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Risk of unwanted escalation up
DUBAI, Aug 25, (AP): From the vast deserts of Saudi Arabia to the crowded neighborhoods of Beirut, a drone war has taken flight across the wider Middle East, raising the stakes in the ongoing tensions between the US and Iran.
In the year since President Donald Trump withdrew America from Iran’s nuclear deal, there’s been an increasing tempo of attacks and alleged threats from unmanned aircraft flown by Tehran’s and Washington’s allies in the region.
The appeal of the aircraft — they risk no pilots and can be small enough to evade air-defense systems — fueled their rapid use amid the maximum pressure campaigns of Iran and the US. As these strikes become more frequent, the risk of unwanted escalation becomes greater.
The US military nearly launched airstrikes against Iran after a US military surveillance drone was shot down in June. Meanwhile, Israeli fighter jets attack targets in Syria on an almost weekly basis, including on Saturday night. Israel’s reason for the latest bombing: To thwart what it called a planned Iranian drone strike. Israeli aircraft then buzzed over Beirut on Sunday after allegedly losing two drones hours earlier, raising the risk of a wider conflict between it and the Lebanese militant group Hezbollah.
The mounting tensions are rooted in the May 2018 US withdrawal from Iran’s nuclear deal with world powers. Under the deal, Tehran limited its enrichment of uranium in exchange for sanctions relief.
In response to Washington’s withdrawal, Iran initially sought diplomatic support from European partners still in the accord, but ever-increasing American sanctions choked off its sale of crude oil in the international market.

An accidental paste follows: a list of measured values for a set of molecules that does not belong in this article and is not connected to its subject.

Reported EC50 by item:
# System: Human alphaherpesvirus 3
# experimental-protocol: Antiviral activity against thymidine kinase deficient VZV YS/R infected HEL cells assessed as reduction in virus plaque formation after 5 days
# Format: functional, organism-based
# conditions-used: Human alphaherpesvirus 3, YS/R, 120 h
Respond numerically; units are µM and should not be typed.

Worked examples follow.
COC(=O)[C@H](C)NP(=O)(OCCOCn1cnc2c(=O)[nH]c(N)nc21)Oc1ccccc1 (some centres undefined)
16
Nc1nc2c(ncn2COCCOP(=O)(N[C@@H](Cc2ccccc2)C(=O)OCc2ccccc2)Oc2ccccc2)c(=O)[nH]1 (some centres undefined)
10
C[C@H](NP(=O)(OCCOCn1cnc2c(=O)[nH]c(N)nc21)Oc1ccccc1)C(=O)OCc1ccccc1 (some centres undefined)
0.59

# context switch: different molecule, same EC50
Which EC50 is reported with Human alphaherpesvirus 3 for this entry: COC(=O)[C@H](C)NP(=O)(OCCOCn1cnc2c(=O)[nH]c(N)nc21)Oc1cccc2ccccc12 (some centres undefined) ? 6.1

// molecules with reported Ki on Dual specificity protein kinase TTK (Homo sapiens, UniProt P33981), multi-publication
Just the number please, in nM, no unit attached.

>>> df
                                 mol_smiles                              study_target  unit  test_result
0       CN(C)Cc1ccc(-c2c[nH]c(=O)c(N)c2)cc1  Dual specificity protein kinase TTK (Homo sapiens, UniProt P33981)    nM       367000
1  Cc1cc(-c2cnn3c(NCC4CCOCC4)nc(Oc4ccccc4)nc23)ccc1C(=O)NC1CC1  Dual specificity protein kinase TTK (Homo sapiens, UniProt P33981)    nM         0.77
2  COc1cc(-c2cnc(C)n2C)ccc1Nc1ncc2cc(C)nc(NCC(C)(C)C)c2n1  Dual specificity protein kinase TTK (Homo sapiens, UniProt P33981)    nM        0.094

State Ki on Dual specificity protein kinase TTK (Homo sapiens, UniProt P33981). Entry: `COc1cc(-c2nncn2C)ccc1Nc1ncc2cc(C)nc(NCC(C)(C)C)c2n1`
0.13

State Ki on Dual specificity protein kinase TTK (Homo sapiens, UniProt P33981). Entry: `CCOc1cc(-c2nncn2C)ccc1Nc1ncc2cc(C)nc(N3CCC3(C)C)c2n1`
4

Iranian Foreign Minister Mohammad Javad Zarif made a surprise trip Sunday to the Group of Seven summit in France to seek support. This May, the US sent nuclear-capable B-52 bombers, fighter jets, an aircraft carrier and additional troops to the region over what it described as threats from Iran. Mysterious explosions struck oil tankers near the Strait of Hormuz. Coordinated drone attacks followed, first from the Iranianbacked Houthi rebels of Yemen.
Major attacks targeted the Kingdom’s oil infrastructure — one on a crucial East-West Pipeline, the other a major facility deep in the desert of Arabian Peninsula’s Empty Quarter. Saudi Arabia immediately tied the attacks to Iran, its longtime Mideast rival. While Iran denies arming the Houthis, the West and United Nations experts say that drones used by the rebels mirror models used by the Islamic Republic.
Meanwhile, a suspected Israeli strike in Iraq last month targeted a base of Shiite militias allied to Iran — in what would be the first attack to be carried out by Israel in Iraq since 1981. Israel remained mum, and US officials who linked the strike to Israel did not say if drones were involved. Israel openly acknowledged striking Syria on Saturday night, in what it described as a pre-emptive attack.
The military said it prevented an effort by Iran to position so-called killer drones ahead of an attack on Israel. Those drones, known to experts as loitering munitions, are similar to the ones being used by the Houthis. The bomb-carrying drone flies to a destination, likely programmed before its flight, and either explodes in the air over the target or on impact against it.